Tales from the Trail

Senate healthcare debate: hot time in cold room

September 24, 2009

It’s been likened to watching paint dry – the long-awaited debate in the Senate Finance Committee over a sweeping overhaul of the U.S. healthcare system. USA-MURALS/

The panel, which prides itself as one of a few in Congress that operates in a bipartisan atmosphere, is in its third day of deliberations. But it has dispensed with only a few of the more than 500 amendments proposed to the legislation put forward by Committee Chairman Max Baucus.

After a delay at the start of Thursday’s session as Baucus waited for senators to arrive to present their amendments, things started to heat up in the freezing cold hearing room.

Discussion began over a proposal by Republican Senator Orrin Hatch that would have required a certification that no more than 1 million people would lose their insurance as a condition of implementing the bill. The debate quickly turned into an angry exchange over which party has the better ideas when it comes to fixing a $2.5 trillion system that almost everyone agrees is too costly and leaves too many people without medical coverage.

Tempers flared when Baucus, a Democrat who has remained upbeat about his bill’s prospects despite taking fire from all sides, made a remark about the lack of a plan from the opposition party. That brought howls of protests from Republicans and Senator Jon Kyl shot back: “We don’t believe in a massive government takeover. You will not see a massive Republican bill to do anything like that.”

As the arguments continued, Baucus interrupted Kyl to try to move things along. Kyl said he was not trying to delay and said it was “not courteous” for the chairman to interrupt someone in the middle of a sentence.

Democratic Senator Kent Conrad broke into the dispute, urging senators to “take a deep breath.” The debate over the Hatch amendment continued and when the time came to vote, the measure failed along strict party lines.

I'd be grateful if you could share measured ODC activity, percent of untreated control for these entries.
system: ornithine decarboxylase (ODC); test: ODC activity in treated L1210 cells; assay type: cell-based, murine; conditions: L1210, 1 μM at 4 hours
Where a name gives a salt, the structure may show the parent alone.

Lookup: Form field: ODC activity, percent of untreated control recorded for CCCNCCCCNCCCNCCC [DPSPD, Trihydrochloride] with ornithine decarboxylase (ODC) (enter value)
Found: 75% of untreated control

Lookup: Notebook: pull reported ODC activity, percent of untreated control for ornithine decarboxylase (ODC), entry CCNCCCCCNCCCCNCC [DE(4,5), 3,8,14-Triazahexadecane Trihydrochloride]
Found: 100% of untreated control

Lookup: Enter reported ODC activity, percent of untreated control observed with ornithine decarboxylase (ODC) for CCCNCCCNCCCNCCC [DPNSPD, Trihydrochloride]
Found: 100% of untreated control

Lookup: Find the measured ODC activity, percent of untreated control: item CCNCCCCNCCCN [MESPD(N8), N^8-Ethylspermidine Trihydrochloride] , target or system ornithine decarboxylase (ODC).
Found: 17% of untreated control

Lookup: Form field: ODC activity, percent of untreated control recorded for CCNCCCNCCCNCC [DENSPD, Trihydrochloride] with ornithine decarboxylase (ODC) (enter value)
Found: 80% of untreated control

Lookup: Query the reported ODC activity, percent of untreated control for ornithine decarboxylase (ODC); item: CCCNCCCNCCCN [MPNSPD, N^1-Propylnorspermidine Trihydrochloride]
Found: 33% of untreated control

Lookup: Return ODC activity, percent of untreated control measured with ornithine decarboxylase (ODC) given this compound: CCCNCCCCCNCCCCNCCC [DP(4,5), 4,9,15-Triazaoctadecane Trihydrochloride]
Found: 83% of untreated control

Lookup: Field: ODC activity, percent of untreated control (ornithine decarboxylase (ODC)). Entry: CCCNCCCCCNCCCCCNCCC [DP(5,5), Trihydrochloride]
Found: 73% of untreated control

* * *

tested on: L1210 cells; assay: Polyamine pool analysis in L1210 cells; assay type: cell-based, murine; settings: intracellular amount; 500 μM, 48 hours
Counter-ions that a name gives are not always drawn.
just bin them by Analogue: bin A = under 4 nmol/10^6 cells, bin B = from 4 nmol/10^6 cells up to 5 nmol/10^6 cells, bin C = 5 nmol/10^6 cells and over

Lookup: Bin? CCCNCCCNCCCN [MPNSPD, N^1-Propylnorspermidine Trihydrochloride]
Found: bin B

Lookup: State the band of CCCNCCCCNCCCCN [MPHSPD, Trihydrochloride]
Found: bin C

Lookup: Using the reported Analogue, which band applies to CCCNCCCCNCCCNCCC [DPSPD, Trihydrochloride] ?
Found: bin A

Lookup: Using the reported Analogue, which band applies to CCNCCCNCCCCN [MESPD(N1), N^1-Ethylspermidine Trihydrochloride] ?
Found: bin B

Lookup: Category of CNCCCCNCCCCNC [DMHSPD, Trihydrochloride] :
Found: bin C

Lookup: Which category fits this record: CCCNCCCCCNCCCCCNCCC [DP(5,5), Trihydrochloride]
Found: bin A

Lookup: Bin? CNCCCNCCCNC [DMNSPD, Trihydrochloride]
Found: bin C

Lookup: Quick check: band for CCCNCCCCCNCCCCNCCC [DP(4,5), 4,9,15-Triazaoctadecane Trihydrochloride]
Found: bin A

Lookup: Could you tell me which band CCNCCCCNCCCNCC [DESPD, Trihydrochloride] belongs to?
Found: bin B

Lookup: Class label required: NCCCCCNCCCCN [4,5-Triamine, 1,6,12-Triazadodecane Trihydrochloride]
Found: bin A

Things cooled down, the committee moved on to other amendments and the paint began to dry again.

Baucus is under pressure from Democratic leaders to quickly move the bill through his committee, the last of five congressional panels assigned to write the healthcare overhaul.

Click here for more Reuters political coverage

Photo credit: Reuters/Tim Shaffer (artist painting a mural)

Comments
4 comments so far | RSS Comments RSS

there is a saying ‘that paint hides a thousand mistakes’,but it is not going to work to cover all the misgivings that the American people have.They can try to confuse and smoke screen as much as they want but they can not hide the common sense facts that this will cost an arm and a leg,and if the democrats put their heads down and push it through irrespective ,then let them suffer the consequences in the 2010 elections.

Posted by brian lee | Report as abusive
 

Doctors are creating the expense crisis that causes health insurance costs to screech ever higher. They refuse to listen to patients, put everyone in a cookie cutter diagnosis based on little if any evidence, and test for the wrong things.

Until we get better doctors, health care will certainly not be affordable.

Where’s their performance evaluation?

Posted by independent | Report as abusive
 

Independant,my brother-in-law is ER doctor his personal insurance cover is unbelievable.He is working with some one looking over his shoulder all the time ,guess wuo!

Posted by brian lee | Report as abusive
 

Health Care Needs to be reformend Now!

Posted by jpeezy | Report as abusive
 

Post Your Comment

We welcome comments that advance the story through relevant opinion, anecdotes, links and data. If you see a comment that you believe is irrelevant or inappropriate, you can flag it to our editors by using the report abuse links. Views expressed in the comments do not represent those of Reuters. For more information on our comment policy, see http://blogs.reuters.com/fulldisclosure/2010/09/27/toward-a-more-thoughtful-conversation-on-stories/